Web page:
The world premiere of Automata was eagerly awaited but for me didn’t quite meet expectations. The is no doubt a very good story here in Lawrie Brewster’s film about Dr Brendon Cole (Jamie Scott Gordon) commissioned to authenticate a 300-year old masterpiece of an automaton, with a very dark secret. He’s accompanied by his step-daughter Rose (Victoria Lucie) and his job is to get it to perform five tasks that she was programmed to do, the reward if successful being considerable.

Via flashbacks we see a general (Jonathan Hansler) commission the doll to be built in the image of his daughter Talia (Alexandra Nicole Hulme) - who disappears with no trace. Since then the doll has become referred to as The Inferno Princess because of the mayhem it has supposedly caused over the centuries. As Cole delves into the history of the machine and try to find what makes the doll tick strange things start to happen and appear.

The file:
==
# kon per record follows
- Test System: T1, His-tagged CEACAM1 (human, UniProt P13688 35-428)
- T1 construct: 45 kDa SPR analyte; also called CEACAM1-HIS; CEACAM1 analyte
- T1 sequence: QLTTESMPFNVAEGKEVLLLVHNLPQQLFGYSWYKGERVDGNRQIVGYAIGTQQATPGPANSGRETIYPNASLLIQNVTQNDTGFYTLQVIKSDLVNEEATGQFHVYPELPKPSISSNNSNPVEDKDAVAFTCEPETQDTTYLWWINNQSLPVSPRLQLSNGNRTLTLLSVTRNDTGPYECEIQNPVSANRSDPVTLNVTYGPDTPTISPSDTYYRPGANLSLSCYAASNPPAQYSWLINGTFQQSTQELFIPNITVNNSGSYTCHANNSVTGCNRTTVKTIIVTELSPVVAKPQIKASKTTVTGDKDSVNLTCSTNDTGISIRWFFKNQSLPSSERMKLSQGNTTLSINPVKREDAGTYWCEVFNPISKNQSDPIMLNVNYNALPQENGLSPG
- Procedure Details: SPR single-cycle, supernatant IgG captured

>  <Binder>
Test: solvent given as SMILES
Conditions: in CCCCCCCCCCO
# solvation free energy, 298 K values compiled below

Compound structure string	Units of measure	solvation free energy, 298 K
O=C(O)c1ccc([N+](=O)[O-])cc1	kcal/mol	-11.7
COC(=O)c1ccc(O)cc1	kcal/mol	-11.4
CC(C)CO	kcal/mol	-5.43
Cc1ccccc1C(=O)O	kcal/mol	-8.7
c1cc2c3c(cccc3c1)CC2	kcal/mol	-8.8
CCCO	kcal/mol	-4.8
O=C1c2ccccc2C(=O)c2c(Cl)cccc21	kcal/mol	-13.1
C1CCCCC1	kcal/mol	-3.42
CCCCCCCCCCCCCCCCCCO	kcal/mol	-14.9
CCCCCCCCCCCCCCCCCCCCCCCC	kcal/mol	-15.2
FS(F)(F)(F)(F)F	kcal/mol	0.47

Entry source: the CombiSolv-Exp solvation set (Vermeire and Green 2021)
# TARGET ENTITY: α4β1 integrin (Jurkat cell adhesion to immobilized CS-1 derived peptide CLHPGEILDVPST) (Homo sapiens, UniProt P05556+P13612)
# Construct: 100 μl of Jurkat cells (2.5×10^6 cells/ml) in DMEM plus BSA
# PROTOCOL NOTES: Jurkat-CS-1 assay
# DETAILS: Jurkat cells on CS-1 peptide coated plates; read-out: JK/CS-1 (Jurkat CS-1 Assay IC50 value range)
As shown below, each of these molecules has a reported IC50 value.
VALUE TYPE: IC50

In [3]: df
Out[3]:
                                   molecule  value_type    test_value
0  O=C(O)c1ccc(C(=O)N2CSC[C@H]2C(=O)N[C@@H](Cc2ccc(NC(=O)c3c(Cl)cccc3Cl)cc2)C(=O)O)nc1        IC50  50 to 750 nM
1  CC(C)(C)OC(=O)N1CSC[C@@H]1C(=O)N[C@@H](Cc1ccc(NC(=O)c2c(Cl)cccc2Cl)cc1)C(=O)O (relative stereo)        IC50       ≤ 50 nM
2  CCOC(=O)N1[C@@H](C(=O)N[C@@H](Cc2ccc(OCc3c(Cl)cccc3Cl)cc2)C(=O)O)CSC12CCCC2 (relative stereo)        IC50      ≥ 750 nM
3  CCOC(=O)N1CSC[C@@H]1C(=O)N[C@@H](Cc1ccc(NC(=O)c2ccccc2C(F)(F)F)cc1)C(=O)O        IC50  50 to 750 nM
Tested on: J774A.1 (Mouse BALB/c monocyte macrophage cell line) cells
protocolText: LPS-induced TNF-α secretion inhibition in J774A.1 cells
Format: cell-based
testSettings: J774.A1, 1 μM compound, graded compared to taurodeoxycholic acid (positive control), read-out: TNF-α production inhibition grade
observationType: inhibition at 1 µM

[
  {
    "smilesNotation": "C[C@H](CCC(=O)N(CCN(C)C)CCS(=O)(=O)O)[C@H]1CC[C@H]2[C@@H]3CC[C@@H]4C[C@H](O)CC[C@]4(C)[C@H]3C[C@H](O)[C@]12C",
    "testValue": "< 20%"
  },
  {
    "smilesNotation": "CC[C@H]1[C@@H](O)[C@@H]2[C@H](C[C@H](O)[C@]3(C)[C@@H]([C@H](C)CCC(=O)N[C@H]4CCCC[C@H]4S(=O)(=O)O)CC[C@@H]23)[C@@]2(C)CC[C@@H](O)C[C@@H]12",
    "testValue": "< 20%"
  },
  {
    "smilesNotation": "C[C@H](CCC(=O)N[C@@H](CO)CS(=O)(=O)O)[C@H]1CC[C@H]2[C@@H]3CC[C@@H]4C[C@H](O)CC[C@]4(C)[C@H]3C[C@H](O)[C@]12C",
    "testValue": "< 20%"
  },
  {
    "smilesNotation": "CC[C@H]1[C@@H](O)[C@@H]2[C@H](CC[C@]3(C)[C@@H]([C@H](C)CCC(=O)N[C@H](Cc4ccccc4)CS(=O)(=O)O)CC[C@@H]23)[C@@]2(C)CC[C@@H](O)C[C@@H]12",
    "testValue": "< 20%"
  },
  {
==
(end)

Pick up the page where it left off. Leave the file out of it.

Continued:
And lots of thing do appear as old, ugly, malevolent forces are unleashed or awakened. This leads to what are more competing, than complementing timelines so there was some dislocation during the film. Having said that some of this imagery is impressive and the sordid backstory seeping into Rose’s and Brendon’s minds has the actors working at their best.

Brewster douses the screen with red and blue lights, along with lashings of wind and mist in the stately locations. It’s quite atmospheric and gothic but can’t dispel the feeling that this a short story stretched out to breaking point with every idea that the writer had seemingly lobbed into the story. Hence it all appears a bit cluttered.